About the Speaker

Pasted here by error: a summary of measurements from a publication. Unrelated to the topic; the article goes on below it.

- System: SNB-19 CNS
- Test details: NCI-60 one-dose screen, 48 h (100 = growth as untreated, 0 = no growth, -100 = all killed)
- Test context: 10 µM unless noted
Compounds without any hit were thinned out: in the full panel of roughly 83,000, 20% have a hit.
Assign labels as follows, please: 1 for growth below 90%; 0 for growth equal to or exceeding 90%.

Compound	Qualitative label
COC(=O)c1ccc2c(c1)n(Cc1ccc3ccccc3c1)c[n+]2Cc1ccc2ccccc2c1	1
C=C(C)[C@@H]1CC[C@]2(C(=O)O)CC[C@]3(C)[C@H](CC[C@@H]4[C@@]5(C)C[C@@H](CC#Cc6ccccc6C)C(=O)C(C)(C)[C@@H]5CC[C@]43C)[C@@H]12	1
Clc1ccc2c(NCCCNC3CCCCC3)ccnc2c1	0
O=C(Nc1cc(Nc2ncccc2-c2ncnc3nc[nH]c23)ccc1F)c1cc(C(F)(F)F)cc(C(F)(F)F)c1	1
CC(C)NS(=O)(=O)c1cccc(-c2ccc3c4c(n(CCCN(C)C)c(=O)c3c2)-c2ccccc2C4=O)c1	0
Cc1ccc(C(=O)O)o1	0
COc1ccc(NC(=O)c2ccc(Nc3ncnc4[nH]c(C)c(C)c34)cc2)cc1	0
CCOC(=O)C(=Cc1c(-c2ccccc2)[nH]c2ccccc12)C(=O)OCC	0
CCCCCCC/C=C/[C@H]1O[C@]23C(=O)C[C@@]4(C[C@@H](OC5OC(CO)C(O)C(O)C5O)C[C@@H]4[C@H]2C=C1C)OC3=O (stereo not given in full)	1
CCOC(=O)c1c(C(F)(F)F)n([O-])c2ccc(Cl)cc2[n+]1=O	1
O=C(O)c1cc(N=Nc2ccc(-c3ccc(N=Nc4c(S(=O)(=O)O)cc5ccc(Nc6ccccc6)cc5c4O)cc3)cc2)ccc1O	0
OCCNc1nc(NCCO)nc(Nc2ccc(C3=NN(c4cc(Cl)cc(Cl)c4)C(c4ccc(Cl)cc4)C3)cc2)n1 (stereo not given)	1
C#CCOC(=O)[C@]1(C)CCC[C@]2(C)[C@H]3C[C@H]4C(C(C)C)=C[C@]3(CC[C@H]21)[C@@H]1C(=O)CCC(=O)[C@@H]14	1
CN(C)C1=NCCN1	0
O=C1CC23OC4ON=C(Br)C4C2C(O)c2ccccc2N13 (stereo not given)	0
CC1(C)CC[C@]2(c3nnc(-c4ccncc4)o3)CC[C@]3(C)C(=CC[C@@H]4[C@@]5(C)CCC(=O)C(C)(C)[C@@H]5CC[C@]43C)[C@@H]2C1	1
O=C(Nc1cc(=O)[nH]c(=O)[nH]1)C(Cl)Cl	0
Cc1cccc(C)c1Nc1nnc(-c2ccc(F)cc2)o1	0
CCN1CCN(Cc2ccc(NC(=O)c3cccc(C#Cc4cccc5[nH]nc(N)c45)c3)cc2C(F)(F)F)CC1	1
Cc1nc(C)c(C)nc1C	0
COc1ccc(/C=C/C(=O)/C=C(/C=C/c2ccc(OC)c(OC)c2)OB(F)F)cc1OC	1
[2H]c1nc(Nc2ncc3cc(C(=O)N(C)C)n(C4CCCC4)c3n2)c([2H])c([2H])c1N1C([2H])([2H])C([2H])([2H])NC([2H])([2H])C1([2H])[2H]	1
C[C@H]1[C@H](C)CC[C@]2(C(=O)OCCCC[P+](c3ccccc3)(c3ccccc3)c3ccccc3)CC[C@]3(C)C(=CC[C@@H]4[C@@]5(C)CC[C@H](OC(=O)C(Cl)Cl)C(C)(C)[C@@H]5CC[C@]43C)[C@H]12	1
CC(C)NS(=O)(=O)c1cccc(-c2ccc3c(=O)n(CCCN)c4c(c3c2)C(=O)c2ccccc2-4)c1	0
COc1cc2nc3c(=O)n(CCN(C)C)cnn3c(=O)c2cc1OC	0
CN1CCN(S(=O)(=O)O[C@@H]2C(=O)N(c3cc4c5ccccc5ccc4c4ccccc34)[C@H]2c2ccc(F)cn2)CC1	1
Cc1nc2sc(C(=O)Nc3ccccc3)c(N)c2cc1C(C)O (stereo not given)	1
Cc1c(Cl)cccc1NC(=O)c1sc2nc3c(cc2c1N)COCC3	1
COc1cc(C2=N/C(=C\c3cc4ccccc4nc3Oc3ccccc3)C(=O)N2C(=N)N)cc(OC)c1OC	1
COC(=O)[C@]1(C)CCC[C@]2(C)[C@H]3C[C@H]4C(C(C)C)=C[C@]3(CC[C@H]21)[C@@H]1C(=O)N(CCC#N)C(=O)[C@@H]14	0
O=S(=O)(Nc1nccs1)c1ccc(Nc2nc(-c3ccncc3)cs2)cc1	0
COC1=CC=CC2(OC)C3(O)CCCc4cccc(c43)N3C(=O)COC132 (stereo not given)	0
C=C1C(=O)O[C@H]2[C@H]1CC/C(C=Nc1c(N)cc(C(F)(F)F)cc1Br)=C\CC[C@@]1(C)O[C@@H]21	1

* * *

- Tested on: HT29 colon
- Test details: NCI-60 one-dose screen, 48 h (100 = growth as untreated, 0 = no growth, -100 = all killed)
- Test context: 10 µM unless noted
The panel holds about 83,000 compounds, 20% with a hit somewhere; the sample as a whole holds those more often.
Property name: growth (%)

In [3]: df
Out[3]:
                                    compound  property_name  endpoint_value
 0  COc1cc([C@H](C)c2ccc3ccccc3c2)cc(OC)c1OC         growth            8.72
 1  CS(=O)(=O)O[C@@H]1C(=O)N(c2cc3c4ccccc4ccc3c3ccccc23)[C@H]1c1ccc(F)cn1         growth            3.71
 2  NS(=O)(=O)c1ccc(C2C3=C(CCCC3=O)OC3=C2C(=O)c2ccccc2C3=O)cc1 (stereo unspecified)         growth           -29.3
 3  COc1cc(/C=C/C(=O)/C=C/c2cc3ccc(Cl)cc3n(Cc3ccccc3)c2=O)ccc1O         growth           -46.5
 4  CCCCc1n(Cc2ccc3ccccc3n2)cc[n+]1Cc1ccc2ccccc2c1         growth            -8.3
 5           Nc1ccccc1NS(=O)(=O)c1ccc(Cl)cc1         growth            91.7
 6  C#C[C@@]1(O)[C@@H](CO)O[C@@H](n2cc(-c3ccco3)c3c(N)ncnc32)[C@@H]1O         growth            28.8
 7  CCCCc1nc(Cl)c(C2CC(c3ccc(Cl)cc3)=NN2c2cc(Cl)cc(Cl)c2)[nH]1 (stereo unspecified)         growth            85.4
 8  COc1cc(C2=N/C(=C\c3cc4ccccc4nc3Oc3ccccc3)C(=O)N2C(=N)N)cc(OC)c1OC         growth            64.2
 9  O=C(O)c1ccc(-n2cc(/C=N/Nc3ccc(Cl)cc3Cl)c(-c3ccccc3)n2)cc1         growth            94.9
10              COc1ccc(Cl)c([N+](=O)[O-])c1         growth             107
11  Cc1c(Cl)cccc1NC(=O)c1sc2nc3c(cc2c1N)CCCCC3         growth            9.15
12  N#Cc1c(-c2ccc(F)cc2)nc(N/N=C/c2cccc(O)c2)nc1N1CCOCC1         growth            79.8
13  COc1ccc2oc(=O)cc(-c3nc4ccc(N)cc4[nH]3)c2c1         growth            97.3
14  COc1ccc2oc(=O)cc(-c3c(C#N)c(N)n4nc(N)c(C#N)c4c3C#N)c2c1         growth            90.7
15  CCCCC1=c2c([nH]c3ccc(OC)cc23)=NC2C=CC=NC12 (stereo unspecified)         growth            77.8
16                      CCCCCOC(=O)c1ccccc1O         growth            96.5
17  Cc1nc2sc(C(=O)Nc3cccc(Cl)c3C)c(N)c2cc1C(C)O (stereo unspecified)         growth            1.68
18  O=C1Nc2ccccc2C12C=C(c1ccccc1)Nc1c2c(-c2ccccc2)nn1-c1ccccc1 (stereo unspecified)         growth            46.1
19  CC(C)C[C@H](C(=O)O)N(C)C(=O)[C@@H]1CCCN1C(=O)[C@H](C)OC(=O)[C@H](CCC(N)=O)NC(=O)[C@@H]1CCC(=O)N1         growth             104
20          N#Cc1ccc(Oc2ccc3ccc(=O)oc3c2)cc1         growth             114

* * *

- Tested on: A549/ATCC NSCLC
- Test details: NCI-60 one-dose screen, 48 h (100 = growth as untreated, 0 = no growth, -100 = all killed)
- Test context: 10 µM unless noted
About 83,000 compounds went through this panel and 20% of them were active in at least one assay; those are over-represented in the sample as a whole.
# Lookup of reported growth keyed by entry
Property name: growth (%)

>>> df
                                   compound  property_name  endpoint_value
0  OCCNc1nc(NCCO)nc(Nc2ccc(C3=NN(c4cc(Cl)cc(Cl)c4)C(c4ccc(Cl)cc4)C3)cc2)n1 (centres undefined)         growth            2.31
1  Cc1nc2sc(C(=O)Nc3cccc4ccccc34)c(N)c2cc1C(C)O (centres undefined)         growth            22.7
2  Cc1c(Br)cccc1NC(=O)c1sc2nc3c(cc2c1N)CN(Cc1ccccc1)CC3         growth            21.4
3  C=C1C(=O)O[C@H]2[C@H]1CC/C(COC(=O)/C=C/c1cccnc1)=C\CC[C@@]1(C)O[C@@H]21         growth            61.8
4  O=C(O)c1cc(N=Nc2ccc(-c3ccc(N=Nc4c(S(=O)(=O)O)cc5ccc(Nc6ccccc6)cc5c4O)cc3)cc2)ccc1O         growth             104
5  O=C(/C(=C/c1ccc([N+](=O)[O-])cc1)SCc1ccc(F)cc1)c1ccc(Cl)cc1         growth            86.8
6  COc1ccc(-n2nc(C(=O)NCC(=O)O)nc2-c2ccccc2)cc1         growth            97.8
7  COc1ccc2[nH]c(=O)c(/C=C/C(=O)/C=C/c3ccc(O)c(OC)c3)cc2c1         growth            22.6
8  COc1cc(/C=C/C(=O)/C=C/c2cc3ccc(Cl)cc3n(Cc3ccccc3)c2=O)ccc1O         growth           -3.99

Thomas Schelling earned a PhD in economics from Harvard and is currently professor of foreign affairs, national security, nuclear strategy, and arms control at the University of Maryland, College Park. He was awarded the 2005 Nobel Memorial Prize in Economics for “having enhanced our understanding of conflict and cooperation through game-theory analysis.” Dr. Schelling served with the Marshall Plan in Europe, the White House, and the Executive Office of the President from 1948 to 1953 and held faculty positions in economics at Yale and then Harvard, holding the title of Lucius N. Littauer Professor of Political Economy in the Kennedy School for 20 years. His book, The Strategy of Conflict, pioneered the study of bargaining and strategic behavior and developed the concept of the focal point, now commonly called the Schelling point, and is cited as one of the one hundred books that have been most influential in the West. Schelling’s economic theories about war were extended in Arms and Influence (1966). In 1971, he published a widely cited article dealing with racial dynamics called “Dynamic Models of Segregation” which showed that a small preference for one’s neighbors to be of the same color could lead to total segregation. Schelling has been involved in the global warming debate since chairing a commission for President Carter in 1980 and was one of the experts who participated in the 2007 Copenhagen Consensus. He believes climate change poses a serious threat to developing nations, but that the threat to the United States has been exaggerated. Drawing on his experience with the post-war Marshall Plan, he has argued that addressing global warming is a bargaining problem: if the world is able to reduce emissions, poor countries will receive most of the benefits but rich countries will bear most of the costs.